Sam (Someone who Ain’t Me),
When playing board games with friends the other week, I struggled to stay in the game while my competitors grew in power and sought alliances with each other to work against me. But no matter how sorely I lost or struggled through the game, I realized something about myself. Losing is kind of better than winning.
You may be thinking I’ve gone crazy, and I’d have a hard argument against you. Winning means you’ve been rewarded for your hard work and proven your worth to your peers. Some people, however, are paralyzed by the insistence of winning. They’re afraid to lose. I’ve lost at a lot of things, and I’m thankful for those losses. When I lose, I don’t give up. I know I can do better the next time. I learn from my defeat.
I think writers win when we get published. And what writer doesn’t want to get published? It means you’ve made it. All that hard work spent years writing, editing, cutting, editing, writing, re-writing, and editing more has all been worth it. You won.
I read an article that a friend of mine shared with me regarding a woman who published a serious literary fiction novel. The book – Dear Thief, asserted the article, should have received more success than it had. It deserved better because it was a real literature. I sympathize with the author, Samantha Harvey. The below quote by Harvey inspired this post and me to rethink my confidence in my future as an author:
“Being published is a bit like being entered into a race you don’t even want to run . . .
but, once running, can’t help but not want to lose. There’s lots of anxiety about your
position in that race. Hence my decision to forget the race and simply write, regardless.
Even regardless of whether or not I’m published and have readers – that the desire to
write (not to out-write others) is all that matters, to keep integrity, to enjoy it.”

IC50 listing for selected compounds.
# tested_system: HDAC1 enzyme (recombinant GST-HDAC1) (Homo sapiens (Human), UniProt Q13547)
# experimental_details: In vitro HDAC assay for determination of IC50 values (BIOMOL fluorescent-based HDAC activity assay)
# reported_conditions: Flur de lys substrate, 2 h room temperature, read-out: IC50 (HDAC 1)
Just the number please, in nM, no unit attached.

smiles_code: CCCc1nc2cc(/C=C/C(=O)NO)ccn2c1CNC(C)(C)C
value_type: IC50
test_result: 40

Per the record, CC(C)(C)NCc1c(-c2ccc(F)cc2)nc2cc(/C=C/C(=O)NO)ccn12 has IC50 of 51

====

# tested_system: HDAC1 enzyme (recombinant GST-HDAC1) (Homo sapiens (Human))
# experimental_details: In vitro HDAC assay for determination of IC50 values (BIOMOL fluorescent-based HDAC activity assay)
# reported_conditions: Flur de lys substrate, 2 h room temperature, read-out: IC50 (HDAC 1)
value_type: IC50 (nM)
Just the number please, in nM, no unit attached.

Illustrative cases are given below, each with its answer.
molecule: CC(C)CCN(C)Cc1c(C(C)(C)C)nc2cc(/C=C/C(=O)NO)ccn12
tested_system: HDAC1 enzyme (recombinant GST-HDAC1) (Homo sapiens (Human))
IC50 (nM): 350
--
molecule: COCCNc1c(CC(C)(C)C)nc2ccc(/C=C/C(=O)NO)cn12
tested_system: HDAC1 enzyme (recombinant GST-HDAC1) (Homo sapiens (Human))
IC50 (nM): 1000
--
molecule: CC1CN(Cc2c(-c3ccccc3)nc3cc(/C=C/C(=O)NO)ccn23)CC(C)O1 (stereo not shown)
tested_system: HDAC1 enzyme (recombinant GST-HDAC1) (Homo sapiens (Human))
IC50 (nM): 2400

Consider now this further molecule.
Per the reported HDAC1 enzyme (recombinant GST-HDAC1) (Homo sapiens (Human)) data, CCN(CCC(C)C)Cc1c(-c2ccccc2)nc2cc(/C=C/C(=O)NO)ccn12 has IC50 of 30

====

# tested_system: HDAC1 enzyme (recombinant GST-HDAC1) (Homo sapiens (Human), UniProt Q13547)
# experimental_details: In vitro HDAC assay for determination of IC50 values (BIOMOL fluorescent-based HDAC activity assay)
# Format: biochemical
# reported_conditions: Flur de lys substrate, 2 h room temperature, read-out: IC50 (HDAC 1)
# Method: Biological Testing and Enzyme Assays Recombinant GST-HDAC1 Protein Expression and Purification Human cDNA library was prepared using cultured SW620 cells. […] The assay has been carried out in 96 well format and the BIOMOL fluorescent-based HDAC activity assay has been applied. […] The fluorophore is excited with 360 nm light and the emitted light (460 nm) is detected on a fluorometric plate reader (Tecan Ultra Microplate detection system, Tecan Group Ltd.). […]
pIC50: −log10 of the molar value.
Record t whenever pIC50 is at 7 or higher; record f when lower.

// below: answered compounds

This last bit about enjoying the act of writing and not just to get published is what really struck me. Many artists in today’s world might have lost this enthusiasm to effort and craft. There seems to be this race, this paranoia of ‘I must get published or noticed if I’m going to justify my identity as an artist.’ The love of the process of creating is so precious to forging the vital intimate connection between creator and audience. It’s a shame modern times have transferred the pressure of competition from sports to between artists.
Encouraging each other to be our best is not a bad thing, but when we lose our true purpose for writing just to get recognized, we fail (and not in the way which you can learn from failure). Writing in the first place, generally, allows us to create for ourselves. It may be nice for you to say you write for a grandparent or a close friend, but when being honest with yourself, you will understand that despite what you tell others, you write for you. It’s an escape from this world that seems to be against us at nearly every turn.
With the knowledge of writing for ourselves and having this pressure of being published, what then happens when we actually get published, when we win?
Harvey tells that once published, she was confronted with more anxiety to promote and sell her book. Since I started writing seriously, I have been so concerned with getting published that I haven’t really stopped to consider the fact that after I won, I would have to do more work to get word out about my story, even when I go with traditional publishing.
At this revelation, I realized I have been virtually preventing myself from genuinely putting forth my best effort to get published. My subconscious already knew. It was just waiting for me to catch up. I secretly knew there would be so much more for me to worry about after publication, and I didn’t want to deal with it.
I fear publication; I don’t want it to disrupt the life I’m accustomed to, one that promotes creativity and preserves privacy. I’m scared that once I get out there, once I win, I will lose the sense that these are only my stories, places I can go to vent or relax and get lost in the heads of others. It’s actually quite like being a parent, and it’s selfish. We don’t want our babies exposed or to get away from us. We want them all to ourselves. I need to do better to work harder at making my novel the best it can be without concerning myself with what comes after. It may be scary, but when it does come time to release it, we must do so with relief and watch it prosper.
It’s hard to not keep good things all for ourselves, but if we want to benefit our world and make it a better place, we have to let go. There are things about our stories readers will never know. We must hold on to that. In the end, our tales are still our own. We just have more people to talk to is all.